In the very instant, sitting in the middle of everything, I felt the magic of inhaling the present knowing that is the only moment that I have firmly in my grasp. Seconds that occurred before or ones that happen in the future fall away when you realize the absolute urgency to live in the vessel of the present moment.

When I rounded the final set of steps to the top, one epiphany hit me.

I must trust what I cannot see.

 

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I Will Never Forget This Advice

August 22, 2014

“I am Wally.” He introduced himself with an ease, even though he had never met any of us before. “It’s just me.” He said this to no one in particular. I intersected with him almost thirteen years ago while traveling on a bus through Europe. My husband and I were exploring the French countryside and we sat near Wally during our travels. He periodically looked at his watch and brushed his hair behind his ears. One time I caught him staring at […]

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We Cover Up Who We Are

August 20, 2014

We waste so much energy trying to cover up who we are when beneath every attitude is the want to be loved, and beneath every anger is a wound to be healed and beneath every sadness is the fear that there will not be enough time. When we hesitate in being direct, we unknowingly slip something on, some added layer of protection that keeps us from feeling the world, and often that thin covering is the beginning of a loneliness […]

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On Robin Williams, Asking for Help and How Culture Plays a Role

August 17, 2014

I did what most do when a beloved celebrity passes away. Since I heard about Robin Williams’s passing, I’ve watched moments that encapsulate his time machine. From his early acting days, I caught a clip of one of my favorite characters, Fonzie, interacting with Mork, the beloved alien that Mr. Williams played with such intensity and authenticity. I laughed again, remembering my childhood and recalling how much I loved these two shows, Happy Days and Mork and Mindy. Watching this clip, […]

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Recognizing the Beauty of the Earth

August 15, 2014

“When we contemplate the whole globe as one great dewdrop, striped and dotted with continents and islands, flying through space with other stars all singing and shining together as one, the whole universe appears as an infinite storm of beauty.” – John Muir For the past week, my family travelled through various parts of the Pacific Northwest. I witnessed an array of emotions, but one pervading theme threaded my experiences: the overwhelming beauty and the magic of the earth. When […]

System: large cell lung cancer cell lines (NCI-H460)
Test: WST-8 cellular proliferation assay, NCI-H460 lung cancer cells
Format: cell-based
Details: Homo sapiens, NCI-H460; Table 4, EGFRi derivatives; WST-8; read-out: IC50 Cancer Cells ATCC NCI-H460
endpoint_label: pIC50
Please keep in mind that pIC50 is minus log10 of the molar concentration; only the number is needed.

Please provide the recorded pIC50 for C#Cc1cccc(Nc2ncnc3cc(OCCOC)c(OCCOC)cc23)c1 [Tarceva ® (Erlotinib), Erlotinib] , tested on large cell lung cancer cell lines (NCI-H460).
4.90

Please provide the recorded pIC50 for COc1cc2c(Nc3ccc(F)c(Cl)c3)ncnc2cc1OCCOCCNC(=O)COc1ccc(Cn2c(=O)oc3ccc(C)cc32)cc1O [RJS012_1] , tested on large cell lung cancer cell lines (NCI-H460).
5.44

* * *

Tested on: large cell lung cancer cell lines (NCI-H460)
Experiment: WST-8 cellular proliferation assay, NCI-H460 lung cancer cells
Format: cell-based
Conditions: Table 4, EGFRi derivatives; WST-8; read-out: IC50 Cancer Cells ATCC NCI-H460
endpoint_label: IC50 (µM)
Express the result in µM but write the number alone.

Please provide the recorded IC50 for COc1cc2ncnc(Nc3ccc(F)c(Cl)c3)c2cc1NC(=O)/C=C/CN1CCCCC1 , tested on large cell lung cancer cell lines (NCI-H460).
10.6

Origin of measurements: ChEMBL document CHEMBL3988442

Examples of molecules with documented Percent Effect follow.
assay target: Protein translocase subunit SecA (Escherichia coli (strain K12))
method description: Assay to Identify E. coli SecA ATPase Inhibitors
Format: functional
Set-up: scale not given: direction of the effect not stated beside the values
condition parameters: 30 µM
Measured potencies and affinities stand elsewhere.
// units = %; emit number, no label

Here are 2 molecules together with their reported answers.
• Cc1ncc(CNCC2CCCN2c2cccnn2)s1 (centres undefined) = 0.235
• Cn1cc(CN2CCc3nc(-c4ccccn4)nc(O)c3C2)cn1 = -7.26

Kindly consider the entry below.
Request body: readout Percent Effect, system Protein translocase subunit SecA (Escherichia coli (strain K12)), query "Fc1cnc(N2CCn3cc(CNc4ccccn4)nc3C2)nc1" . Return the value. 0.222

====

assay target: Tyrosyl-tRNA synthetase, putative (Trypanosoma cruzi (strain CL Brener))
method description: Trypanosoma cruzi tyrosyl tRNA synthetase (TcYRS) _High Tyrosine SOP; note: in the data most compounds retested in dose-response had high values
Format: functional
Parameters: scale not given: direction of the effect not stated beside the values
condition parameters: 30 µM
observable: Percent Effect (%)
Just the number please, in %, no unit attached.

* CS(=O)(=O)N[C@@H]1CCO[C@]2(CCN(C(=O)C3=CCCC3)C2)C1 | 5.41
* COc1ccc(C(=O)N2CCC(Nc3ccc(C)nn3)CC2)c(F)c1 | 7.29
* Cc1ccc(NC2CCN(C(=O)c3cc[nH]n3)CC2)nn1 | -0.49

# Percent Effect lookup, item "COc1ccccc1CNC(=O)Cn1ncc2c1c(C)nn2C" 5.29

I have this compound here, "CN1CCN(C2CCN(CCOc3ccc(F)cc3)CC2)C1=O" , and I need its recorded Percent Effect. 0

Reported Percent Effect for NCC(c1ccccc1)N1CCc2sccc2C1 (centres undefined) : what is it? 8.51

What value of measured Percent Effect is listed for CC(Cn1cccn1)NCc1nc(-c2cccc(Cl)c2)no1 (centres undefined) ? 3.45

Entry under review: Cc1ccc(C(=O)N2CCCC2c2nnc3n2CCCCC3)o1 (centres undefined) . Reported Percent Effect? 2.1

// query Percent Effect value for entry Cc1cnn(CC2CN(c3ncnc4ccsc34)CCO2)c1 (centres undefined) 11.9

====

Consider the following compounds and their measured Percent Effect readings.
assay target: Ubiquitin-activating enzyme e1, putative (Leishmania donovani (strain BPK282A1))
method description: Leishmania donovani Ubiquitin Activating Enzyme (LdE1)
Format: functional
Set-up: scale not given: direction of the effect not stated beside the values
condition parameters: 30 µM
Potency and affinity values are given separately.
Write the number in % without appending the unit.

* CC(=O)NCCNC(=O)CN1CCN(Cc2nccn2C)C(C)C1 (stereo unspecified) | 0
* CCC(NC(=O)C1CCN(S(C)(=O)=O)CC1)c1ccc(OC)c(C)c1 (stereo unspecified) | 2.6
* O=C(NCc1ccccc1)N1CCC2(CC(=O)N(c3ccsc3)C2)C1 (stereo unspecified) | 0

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You Must Learn One Thing

August 13, 2014

You must learn one thing: the world was made to be free in. Give up all the other worlds except the one to which you belong. Sometimes it takes darkness and the sweet confinement of your aloneness to learn anything or anyone that does not bring you alive is too small for you.  ― David Whyte Image: ‘The Web that is Us” by Evan Leeson via Flickr

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Another Beginning Becomes Another Last

August 11, 2014

August 11. First day of third grade. The sound of the alarm clock felt abrupt, almost as if it wasn’t meant to disturb the silence of the morning. I looked up at the ceiling, deliberately delaying the start of this day. A few seconds later, my daughter runs into the room and says,”Get up, Momma. It is the first day of school. We need to get ready.” I smiled, thinking how time always puts me in my place. Only a […]

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What Are the Sweetest Things in Life?

August 6, 2014

  “The best things are nearest: breath in your nostrils, light in your eyes, flowers at your feet, duties at your hand, the path of God just before you. Then do not grasp at the stars, but do life’s plain common work as it comes certain that daily duties and daily bread are the sweetest things of life.” — Robert Louis Stevenson Image: “Dancing in the…dark” by Yannis via Flickr.

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What are You Reading Lately?

August 3, 2014

“Books are a uniquely portable magic.” – Stephen King  Last week I visited Powell’s Books in Portland. Walking through the multiple levels and various genres, I took a deep breath as I eyed rows and rows of books, realizing that each piece of writing could make itself at home with someone. People perused aisles of different rooms that featured specialized genres. I added a few more books to my already growing pile. Here is what I am reading right now: The Unlikely […]

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Everyday Delights – A Belated July Edition

August 1, 2014

Every month I chronicle those everyday things that give me comfort or offer a place of reflection or joy. Here are my everyday delights for July: 1. Butterflies - I live in a city that houses the largest butterfly atrium in the United States. My daughter and I visited this wonderland and captured several colorful winged creatures on our excursion. As I witnessed my daughter’s excitement, I also felt nostalgic of my own childhood . I remembered that I designed a butterfly […]

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All Things Exist Within You

July 31, 2014

“All things in this creation exist within you, and all things in you exist in creation; there is no border between you and the closest things, and there is no distance between you and the farthest things, and all things, from the lowest to the loftiest, from the smallest to the greatest, are within you as equal things.”- Kahlil Gibran Image: “Orchid” by Joe Penniston via Flickr